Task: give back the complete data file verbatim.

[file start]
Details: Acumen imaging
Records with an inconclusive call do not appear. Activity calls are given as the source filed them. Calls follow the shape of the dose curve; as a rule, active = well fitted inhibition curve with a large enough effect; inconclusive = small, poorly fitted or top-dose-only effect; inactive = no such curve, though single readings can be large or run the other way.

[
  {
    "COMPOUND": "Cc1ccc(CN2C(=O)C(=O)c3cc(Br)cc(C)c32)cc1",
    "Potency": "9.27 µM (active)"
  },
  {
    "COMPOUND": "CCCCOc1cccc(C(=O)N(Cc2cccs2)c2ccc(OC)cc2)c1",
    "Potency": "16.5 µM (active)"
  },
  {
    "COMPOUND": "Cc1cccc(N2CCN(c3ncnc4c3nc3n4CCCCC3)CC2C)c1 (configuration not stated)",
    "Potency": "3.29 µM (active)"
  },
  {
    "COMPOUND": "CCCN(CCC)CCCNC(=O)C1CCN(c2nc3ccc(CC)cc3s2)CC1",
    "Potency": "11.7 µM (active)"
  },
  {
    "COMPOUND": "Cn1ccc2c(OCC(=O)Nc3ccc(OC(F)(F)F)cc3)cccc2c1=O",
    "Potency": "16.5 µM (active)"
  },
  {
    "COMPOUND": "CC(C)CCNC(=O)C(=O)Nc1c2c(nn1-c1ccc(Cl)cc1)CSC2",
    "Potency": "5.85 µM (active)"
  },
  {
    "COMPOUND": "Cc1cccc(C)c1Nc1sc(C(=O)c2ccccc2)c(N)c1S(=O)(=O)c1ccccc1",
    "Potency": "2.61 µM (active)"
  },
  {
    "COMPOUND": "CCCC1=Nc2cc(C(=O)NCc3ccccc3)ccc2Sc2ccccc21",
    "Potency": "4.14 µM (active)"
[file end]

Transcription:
Details: Acumen imaging
Records with an inconclusive call do not appear. Activity calls are given as the source filed them. Calls follow the shape of the dose curve; as a rule, active = well fitted inhibition curve with a large enough effect; inconclusive = small, poorly fitted or top-dose-only effect; inactive = no such curve, though single readings can be large or run the other way.

[
  {
    "COMPOUND": "Cc1ccc(CN2C(=O)C(=O)c3cc(Br)cc(C)c32)cc1",
    "Potency": "9.27 µM (active)"
  },
  {
    "COMPOUND": "CCCCOc1cccc(C(=O)N(Cc2cccs2)c2ccc(OC)cc2)c1",
    "Potency": "16.5 µM (active)"
  },
  {
    "COMPOUND": "Cc1cccc(N2CCN(c3ncnc4c3nc3n4CCCCC3)CC2C)c1 (configuration not stated)",
    "Potency": "3.29 µM (active)"
  },
  {
    "COMPOUND": "CCCN(CCC)CCCNC(=O)C1CCN(c2nc3ccc(CC)cc3s2)CC1",
    "Potency": "11.7 µM (active)"
  },
  {
    "COMPOUND": "Cn1ccc2c(OCC(=O)Nc3ccc(OC(F)(F)F)cc3)cccc2c1=O",
    "Potency": "16.5 µM (active)"
  },
  {
    "COMPOUND": "CC(C)CCNC(=O)C(=O)Nc1c2c(nn1-c1ccc(Cl)cc1)CSC2",
    "Potency": "5.85 µM (active)"
  },
  {
    "COMPOUND": "Cc1cccc(C)c1Nc1sc(C(=O)c2ccccc2)c(N)c1S(=O)(=O)c1ccccc1",
    "Potency": "2.61 µM (active)"
  },
  {
    "COMPOUND": "CCCC1=Nc2cc(C(=O)NCc3ccccc3)ccc2Sc2ccccc21",
    "Potency": "4.14 µM (active)"